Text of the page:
Looking back over the last five years I think it’s fair to say that the evolution of the creative experience on mobile devices has overall been underwhelming, to say the least. There have been many attempts to realise the rich experience available through the handsets native functionality, but for a variety of reasons many of the best efforts have simply been kicked into the long grass, amongst them, rich experiences often require additional software development kits or specific apps installed on a user’s phone to enjoy a continuous mobile journey. Other omnipresent considerations include bandwidth and loading times that often present an issue along with users simply giving up before then get to experience the creative. It’s also true that entrenched measurement frameworks are preventing more innovative engagements from becoming part of the mobile vernacular.
Creative for the mobile industry has been developed along the same lines as the desktop evolution, with creative usually being repurposed from other channels and even with the more advanced HTML5 we are too often just producing a mobile version of the ATL campaign. Rich Media and 3D creative is more eye catching and brings small screen advertising to life. Whilst the current industry darling video is proving its effectiveness by telling a better story in delivering rich messaging that today’s mobile audience can relate more closely with, but in todays fragmented media landscape the mobile industry is still operating within constraints that limit our creativity.
So how does the mobile industry address this? If an audience are to appreciate and enjoy the effectiveness of mobile advertising, and the benefits it can offer brands, the importance of the mobile execution needs to be understood and treated as a standalone opportunity during the strategy and ideation stage and assigned as a high priority during planning and production meetings to ensure that mobile is front and centre of the customer experience and not a box ticking excursus on the media planner’s to-do list.
With the focus of companies like Facebook and Samsung turning to VR, the mobile user could be on the verge of a brave new frontier in the world of limitless mobile advertising, and the mobile industry could have the potential to deliver a user experience without boundaries, where a user can lose themselves in a parallel advertising experience.
Let’s explore two different examples of how we could use creative ads in a VR environment; By placing advertising within VR games we can track a user’s attention whilst ‘in-game’ to gather insight on brand ads and sponsored brand experiences. If a user is interested in even looking at ads we can develop a real-time understanding of eyeballs on ads in a way never open to us before, in a frictionless experience that won’t interrupt a user’s enjoyment.
The progression of this opportunity could be to include a sponsored 360-degree capture of the content sequence that can be shared with a user’s contacts to develop the user base and promote the brand in question, moving the brand marketing sector onto new levels.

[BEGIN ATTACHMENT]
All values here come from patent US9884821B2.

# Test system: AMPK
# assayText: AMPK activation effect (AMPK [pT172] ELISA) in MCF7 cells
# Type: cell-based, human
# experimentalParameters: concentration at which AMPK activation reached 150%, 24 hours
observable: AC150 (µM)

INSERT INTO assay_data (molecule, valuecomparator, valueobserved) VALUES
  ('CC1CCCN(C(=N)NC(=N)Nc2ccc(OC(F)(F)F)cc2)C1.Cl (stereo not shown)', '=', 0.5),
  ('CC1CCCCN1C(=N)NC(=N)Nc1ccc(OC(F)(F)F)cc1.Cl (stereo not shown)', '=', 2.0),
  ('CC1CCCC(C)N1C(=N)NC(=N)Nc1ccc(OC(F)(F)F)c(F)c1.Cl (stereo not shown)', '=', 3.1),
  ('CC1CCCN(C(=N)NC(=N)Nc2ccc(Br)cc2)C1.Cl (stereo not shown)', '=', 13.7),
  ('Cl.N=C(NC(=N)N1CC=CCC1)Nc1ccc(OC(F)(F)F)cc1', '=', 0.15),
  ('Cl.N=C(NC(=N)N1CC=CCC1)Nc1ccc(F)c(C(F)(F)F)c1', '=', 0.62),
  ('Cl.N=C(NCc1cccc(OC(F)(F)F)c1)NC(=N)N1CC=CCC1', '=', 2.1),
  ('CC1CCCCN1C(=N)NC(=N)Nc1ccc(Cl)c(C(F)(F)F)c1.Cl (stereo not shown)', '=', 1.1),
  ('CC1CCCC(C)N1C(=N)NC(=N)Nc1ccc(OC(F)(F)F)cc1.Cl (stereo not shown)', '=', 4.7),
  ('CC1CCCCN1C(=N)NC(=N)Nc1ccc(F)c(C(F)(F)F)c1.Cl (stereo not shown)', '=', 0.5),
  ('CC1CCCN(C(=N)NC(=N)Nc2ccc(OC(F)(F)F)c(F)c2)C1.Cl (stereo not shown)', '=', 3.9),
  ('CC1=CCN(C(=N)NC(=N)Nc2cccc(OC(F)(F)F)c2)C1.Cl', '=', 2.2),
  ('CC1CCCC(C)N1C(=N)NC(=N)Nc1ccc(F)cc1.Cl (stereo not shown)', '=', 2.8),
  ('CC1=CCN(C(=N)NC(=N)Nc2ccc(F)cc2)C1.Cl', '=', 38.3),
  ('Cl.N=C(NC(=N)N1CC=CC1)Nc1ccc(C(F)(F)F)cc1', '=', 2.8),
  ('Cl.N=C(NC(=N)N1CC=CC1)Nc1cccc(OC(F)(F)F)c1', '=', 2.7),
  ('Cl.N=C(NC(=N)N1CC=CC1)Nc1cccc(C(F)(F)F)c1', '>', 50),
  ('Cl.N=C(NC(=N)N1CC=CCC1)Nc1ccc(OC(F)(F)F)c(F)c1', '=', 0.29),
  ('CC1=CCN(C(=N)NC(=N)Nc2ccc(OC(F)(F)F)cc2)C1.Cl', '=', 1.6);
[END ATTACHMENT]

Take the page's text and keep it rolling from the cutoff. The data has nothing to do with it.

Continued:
In VR the new measurement standard is around hotspot and time in view using eyeball tracking algorithms but whilst all this sounds like a logical next step for companies wishing to occupy the next frontier in personal advertising, we could be falling short of the mark and again, as an industry, we could be missing an opportunity.
So if we took the brakes off completely and think how we could use VR to really invite users to enjoy limitless experiential advertising what could we achieve?
In the world of VR-inspired advertising we should be looking to develop experiences that enable brands to place ads into the 360-degree VR environment that allow gamers to participate in, rather than watch them.
For instance, imagine that a user is engrossed and enjoying a 360-degree combat game when an indicator shows that getting inside a Red Bull delivery van located in the cityscape they are playing in will allow the user to experience a VR Red Bull experience and gain a boosted score.
Based on current 2D experiences most games won’t readily want to pause games, but if the new environment offered entry to another level in a way that piques VR gamers interest, we could very soon see VR gamers taking time out to select a winged decent in the Alps, and at the blink of an eye, click of a button becoming the pilot of the low-level adrenaline fueled ride across the peaks and valleys of the Alps. I can think of the start line here but it’s hard to imagine the finish line in terms of today's recognised call to actions.
There are many opportunities and many unanswered questions here, can we imagine how we would monetise this experience? What would the ultimate call to action be? and would users return to their game if the VR ad experience were better than the game it appeared in? amongst a few, but by exploring a word of advertising with no boundaries we could see how the audience wants us to answer the questions.
This may all be defined as top of the funnel promotional activity, but in the world of VR users can actually fly all the way to the bottom and convert in the blink of an eye. Surely we should see if we can deliver this dream?
By Robert Andersen, head of mobile at ROAST
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